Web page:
By 2030, the number of adults affected by diabetes is projected to grow to 643 million in the U.S. alone, representing a nearly 20 percent increase from 2021. In addition to the vast number of individuals battling this chronic disease, an incredible amount of money is spent on diagnosing and managing diabetes. A total of 25 percent of all healthcare dollars in the U.S. are spent on caring for diabetes patients.
Historically, diabetes care management has been time intensive. Monitoring glucose levels required the use of a fingerstick glucose test. Patients had to check their blood sugar levels by pricking their fingers and placing their blood samples in a glucose meter. While this meter provided an accurate reading of the person’s blood sugar level at that time, this method could not capture fluctuations that may have occurred throughout the day. Additionally, these tests were inconvenient, requiring a person to stop what they were doing to perform the test.
The introduction of smart technology has changed everything. Through the use of smart wearables and artificial intelligence (AI), people with diabetes can more easily manage their condition and improve their health outcomes.
Smart technology is revolutionizing diabetes care in two key categories:
- Ongoing care
Smart Technology for Diabetes Diagnostics
Improved accuracy in blood sugar measurement is helping healthcare providers make more accurate diagnoses of diabetes. Through real-time test results, healthcare providers can determine whether a person has diabetes and which type. From here, correct diagnostic tools can help healthcare providers monitor the effectiveness of treatment for diabetes, and providers can measure whether a person’s treatment plan works and adjust accordingly.
The following are a few examples of how battery-powered endpoint devices are being put to work to help with diagnostics:
- Onalabs: Onalabs has developed connected devices that allow for the remote monitoring of glucose. These wearables work like fitness trackers, measuring glucose levels via sweat, eliminating the need for fingersticks, and enabling healthcare providers to diagnose and monitor the effectiveness of treatment from anywhere.
- Digital Diagnostics: Blood vessels in the retina can be damaged by high blood sugar levels. For this reason, patients with diabetes must have regular eye exams to detect any potential eye complications. Digital Diagnostics leverages AI to analyze retinal images, allowing healthcare providers to more accurately diagnose diabetic eye problems.
- Glyconics: Fingernails can provide healthcare providers with valuable information about a person’s health. Now, through a non-invasive handheld device, Glyconics is making it possible for healthcare providers to diagnose diabetes through changes in fingernail biomarkers.
Smart Technology for Diabetes Care Management
Beyond diagnostics, there are numerous ways that smart technology helps streamline diabetes care management. One of the key improvements is found in using continuous glucose monitoring (CGM) devices. These smart devices use sensors to monitor blood sugar levels without requiring a finger prick, and CGM devices offer real-time data to the patient and their healthcare provider. This helps patients make better decisions about insulin dosing, diet, physical activity, and overall diabetes care management.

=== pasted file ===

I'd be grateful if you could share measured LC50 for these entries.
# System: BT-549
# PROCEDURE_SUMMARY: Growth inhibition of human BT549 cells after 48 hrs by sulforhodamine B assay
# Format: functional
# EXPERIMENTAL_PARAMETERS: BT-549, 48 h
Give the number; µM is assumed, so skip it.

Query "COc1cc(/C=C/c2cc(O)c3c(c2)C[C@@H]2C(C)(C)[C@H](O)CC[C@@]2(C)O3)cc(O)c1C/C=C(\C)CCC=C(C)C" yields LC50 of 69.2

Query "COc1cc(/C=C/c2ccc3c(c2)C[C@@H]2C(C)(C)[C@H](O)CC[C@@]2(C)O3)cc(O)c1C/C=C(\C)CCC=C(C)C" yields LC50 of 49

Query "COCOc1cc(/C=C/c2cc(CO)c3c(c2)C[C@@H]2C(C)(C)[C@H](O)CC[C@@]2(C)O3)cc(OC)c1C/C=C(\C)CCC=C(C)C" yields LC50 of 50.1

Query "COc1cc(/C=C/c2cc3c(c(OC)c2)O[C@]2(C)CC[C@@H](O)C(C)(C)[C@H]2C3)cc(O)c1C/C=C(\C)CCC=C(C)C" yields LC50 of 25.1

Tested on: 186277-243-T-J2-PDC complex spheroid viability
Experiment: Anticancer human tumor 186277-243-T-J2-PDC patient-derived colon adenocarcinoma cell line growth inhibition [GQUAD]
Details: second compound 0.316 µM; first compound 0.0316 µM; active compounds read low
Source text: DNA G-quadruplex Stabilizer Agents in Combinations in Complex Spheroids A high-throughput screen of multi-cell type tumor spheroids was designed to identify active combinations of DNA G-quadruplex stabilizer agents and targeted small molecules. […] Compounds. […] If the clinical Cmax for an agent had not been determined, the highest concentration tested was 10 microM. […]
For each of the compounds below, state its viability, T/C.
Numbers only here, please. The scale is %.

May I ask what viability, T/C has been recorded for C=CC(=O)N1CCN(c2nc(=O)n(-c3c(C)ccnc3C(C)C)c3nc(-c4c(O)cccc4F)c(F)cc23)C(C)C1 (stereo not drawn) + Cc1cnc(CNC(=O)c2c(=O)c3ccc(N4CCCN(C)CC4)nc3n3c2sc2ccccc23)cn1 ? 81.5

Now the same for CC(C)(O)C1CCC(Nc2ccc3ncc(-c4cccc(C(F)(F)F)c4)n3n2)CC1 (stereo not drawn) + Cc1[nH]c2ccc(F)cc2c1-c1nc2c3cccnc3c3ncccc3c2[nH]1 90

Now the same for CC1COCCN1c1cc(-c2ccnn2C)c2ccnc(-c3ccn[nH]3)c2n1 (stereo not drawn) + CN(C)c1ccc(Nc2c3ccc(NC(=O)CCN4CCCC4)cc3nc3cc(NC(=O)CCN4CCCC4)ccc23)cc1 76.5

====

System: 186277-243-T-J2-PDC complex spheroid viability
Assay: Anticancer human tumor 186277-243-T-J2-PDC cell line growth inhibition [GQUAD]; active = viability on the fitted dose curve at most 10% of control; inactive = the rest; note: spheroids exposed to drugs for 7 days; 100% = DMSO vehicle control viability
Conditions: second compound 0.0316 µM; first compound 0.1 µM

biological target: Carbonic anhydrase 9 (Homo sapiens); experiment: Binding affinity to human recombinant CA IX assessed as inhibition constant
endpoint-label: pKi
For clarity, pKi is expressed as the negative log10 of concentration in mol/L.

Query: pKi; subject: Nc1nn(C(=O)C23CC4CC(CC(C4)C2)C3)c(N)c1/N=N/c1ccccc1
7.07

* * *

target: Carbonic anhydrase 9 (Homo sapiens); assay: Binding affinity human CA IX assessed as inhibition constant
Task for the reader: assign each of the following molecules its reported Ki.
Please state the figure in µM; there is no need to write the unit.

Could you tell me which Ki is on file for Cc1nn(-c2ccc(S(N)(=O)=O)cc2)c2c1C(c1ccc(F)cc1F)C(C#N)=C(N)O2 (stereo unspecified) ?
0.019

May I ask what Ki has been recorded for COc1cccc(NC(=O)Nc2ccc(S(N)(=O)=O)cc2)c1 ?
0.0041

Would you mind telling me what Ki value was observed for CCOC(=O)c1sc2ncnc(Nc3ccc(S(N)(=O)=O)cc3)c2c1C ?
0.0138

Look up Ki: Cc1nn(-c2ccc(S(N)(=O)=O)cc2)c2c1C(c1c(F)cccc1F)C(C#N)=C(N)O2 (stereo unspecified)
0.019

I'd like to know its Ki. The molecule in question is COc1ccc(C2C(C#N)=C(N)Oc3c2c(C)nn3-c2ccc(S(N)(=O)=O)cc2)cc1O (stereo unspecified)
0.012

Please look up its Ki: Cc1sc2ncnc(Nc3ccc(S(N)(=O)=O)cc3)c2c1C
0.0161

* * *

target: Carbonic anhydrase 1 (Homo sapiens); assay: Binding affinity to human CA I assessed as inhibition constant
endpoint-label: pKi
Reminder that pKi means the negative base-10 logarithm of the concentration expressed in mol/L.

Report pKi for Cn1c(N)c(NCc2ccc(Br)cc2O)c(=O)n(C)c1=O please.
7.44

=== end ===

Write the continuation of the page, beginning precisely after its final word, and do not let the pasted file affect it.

For example, the following devices simplify CGM:
- BeatO: Combining a non-invasive monitoring device and a smartphone app, BeatO provides diabetic patients with the ability to monitor blood glucose in real-time. Using an AI-powered chatbot, the app delivers assistance and reminders to patients.
- DiaMonTech and Vivalyf: These companies have developed devices that utilize fingerprints, optical scanning, and ultrasonic tagging sensors to provide continuous glucose monitoring non-invasively.
Along with monitoring glucose levels, those with diabetes must also deliver insulin to their bodies at the proper time. Smart technology is changing the game with insulin pumps and other smart devices that automatically deliver insulin to the body. What is advanced about these smart devices is how they adjust the amount of insulin delivered based on CGM readings.
- InPen: This reusable smart insulin pen sends dose information to a mobile app using Bluetooth technology. Through the smart pen, patients are provided with dose calculations and tracking.
- Glytec: Using advanced algorithms, Glytec helps healthcare providers analyze patient data and optimizes insulin dosing in hospital settings, simplifying the management of diabetes for both patients and healthcare providers.
- CeQur and ViCentra: These organizations have developed insulin solutions that supply medication on demand. These wearable devices offer a discreet method of insulin delivery paired with smart technology to make the management of glucose levels easier.
Along with these incredible tools, there are many apps and smart devices that are helping people with diabetes track blood sugar levels and medication use while also providing a more effective method of communication with their healthcare providers.
How Ambiq Contributes
For over a decade, Ambiq has been laser-focused on inventing and delivering the most revolutionary system-on-chip (SoC) solutions in the market. Ultra-low power SoCs from Ambiq® extends the processing capability and battery life in wireless devices and advanced wearables, enabling a more robust experience.
Through the advanced Subthreshold Power Optimized Technology (SPOT®) platform, Ambiq has helped many leading manufacturers worldwide create products that can operate for days, months, and sometimes years on a lithium battery or a single charge. Visit https://ambiq.com/wearables for more information.
Ambiq Editorial Team